Lily Allen so poetically puts it in her new controversial song, “It’s hard out here for a bitch.” Controversial yes, but I think Ms. Allen makes a great point.
As I browsed the internet, as I so often do all day every day, I saw an article in New York Magazine’s fashion blog titled, “How to Be Powerful, Likable and Female: Learn From Jenna Lyons.” This not only grabbed my immediate attention due to my admiration for the new J.Crew president and executive creative director, but also because in the name of perfection, I too want to learn to be powerful and likable- but is it possible?
We see it all the time, in movies, television shows and commercials: the bitchy female boss. Meryl Streep in The Devil Wears Prada, Sandra Bullock in The Proposal, and the real world stereotypes: the Anna Wintour’s and Martha Stewart’s who are all notoriously known for bringing their employees and interns to tears. This woman is typically a brunette, with her hair slicked back tight, wears stiff pant suits, seen barking orders, and is often joked about needing to get laid (behind her back of course, because no one would dare speak up to her). A cold hearted ice queen, she doesn’t have the time to even learn a name or crack a smile because God forbid that may make her seem weak. Is this really what it is all about, to be a successful woman?
Machiavelli may have answered this question when he made the executive decision that it’s better to be feared than loved by the people. With more women obtaining powerful positions in the workplace than ever before, the question still stands today: is it better to be feared than loved when in a leadership position?
Naturally, there are two sides to debate this issue. First, there are the Stewart’s and Wintour’s, who reign by instilling fear and never having to say sorry for getting to the top in such an awful way. Then, there’s the Lyons’, who support the minority demographic of power and likeability. Reports from the JCrew office indicate employees worship Lyons not only for her work ethic, but because she makes the effort to personally know about her employees- like, is that so difficult to do? She is powerful, yet personable which proves the non-Lyons’ do not have the right to demean those innocent interns. Clearly, you don’t have to be a bitch to prove a powerful point.
So why choose to be one?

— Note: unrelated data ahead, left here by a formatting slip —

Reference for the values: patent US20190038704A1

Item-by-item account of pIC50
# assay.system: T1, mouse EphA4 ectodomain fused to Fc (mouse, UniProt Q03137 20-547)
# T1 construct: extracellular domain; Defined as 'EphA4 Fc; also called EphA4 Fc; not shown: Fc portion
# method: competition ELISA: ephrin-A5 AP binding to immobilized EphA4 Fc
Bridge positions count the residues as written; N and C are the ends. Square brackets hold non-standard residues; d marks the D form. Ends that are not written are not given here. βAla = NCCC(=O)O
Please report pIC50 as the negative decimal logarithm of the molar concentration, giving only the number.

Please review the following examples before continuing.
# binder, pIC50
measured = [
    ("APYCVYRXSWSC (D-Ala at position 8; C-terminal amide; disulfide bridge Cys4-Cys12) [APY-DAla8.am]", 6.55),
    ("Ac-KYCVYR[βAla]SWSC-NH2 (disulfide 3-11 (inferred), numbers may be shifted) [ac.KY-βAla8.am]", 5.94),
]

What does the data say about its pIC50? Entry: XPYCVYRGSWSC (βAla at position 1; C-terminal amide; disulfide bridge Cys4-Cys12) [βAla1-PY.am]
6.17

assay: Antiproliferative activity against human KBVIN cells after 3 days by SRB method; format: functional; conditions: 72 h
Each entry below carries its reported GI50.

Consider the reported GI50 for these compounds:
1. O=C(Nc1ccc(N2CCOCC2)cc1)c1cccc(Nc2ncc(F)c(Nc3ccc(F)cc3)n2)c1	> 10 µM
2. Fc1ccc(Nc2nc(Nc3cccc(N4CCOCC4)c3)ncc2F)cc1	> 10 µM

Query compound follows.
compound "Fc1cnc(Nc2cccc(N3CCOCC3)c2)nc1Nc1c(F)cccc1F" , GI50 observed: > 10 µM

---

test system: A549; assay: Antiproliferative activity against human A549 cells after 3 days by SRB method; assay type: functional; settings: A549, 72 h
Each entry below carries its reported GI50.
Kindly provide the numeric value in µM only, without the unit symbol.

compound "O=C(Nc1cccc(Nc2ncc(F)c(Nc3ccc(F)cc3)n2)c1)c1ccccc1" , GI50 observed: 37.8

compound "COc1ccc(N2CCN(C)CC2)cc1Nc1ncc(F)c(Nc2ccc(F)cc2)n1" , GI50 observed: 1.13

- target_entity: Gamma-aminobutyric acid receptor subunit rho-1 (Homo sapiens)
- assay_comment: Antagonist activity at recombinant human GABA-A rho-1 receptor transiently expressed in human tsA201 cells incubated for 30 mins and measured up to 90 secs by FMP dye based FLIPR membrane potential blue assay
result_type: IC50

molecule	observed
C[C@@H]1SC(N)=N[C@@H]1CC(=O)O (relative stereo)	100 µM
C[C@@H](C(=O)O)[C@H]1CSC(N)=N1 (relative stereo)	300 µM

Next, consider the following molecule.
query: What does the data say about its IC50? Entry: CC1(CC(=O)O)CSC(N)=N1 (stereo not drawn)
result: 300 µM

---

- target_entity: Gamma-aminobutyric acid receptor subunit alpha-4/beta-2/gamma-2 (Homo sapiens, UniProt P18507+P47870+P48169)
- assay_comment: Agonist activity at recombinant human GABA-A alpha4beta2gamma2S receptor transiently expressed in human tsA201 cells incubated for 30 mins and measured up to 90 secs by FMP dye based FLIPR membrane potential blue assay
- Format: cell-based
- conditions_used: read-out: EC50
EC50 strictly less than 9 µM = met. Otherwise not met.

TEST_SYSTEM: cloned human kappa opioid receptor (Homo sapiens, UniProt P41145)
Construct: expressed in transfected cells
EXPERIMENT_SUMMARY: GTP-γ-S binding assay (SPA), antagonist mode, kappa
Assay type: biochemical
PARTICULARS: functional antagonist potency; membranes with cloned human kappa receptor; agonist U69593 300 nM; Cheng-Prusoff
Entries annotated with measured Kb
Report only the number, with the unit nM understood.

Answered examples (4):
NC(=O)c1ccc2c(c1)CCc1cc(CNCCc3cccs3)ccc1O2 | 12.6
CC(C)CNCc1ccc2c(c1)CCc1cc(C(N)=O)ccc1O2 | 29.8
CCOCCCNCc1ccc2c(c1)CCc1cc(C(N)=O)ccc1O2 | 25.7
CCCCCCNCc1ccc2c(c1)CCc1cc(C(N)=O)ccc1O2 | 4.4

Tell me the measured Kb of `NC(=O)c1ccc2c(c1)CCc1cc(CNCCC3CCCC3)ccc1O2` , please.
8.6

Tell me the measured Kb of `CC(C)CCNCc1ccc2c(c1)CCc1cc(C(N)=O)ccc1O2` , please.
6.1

The whole terminology of being a bitch is even more tricky to define. Is my female boss a bitch because she has a clear vision with a direct way of going about delivering it? Is it the only way she knows how to be authoritative? Or is she actually a bitch because she has personal character flaws that make her awful? It could all boil down to simple psychology and biology, right? Also, we’ve all heard of “bitchy resting face syndrome.” Which, apparently only affects women who unintentionally have strong facial features that appear, well, bitchy, though it is hardly their fault or intention. Maybe, it doesn’t come down to being in charge. Being a bitch could just be a stereotype for the everyday woman.
So yes, Lilly Allen, it is hard out here for a bitch sometimes.
The endless struggle to gain likeability and perfection seems like a waste of energy that could be directed elsewhere. Not just women, but everyone, should just keep in mind that if a position of power is attained properly you shouldn’t have to apologize for the choices you made to get there. Be compassionate towards the people around you, who are also trying be successful in their own way. And damn it, smile and greet them every once and a while, too.
What is really the lesser of two evils here: being a cold-hearted bitch who is feared but respected, or being warm and friendly but seen as weak and soft? Better question…why is this even an argument? Share your thoughts my fellow powerful females and weigh in on this topic!
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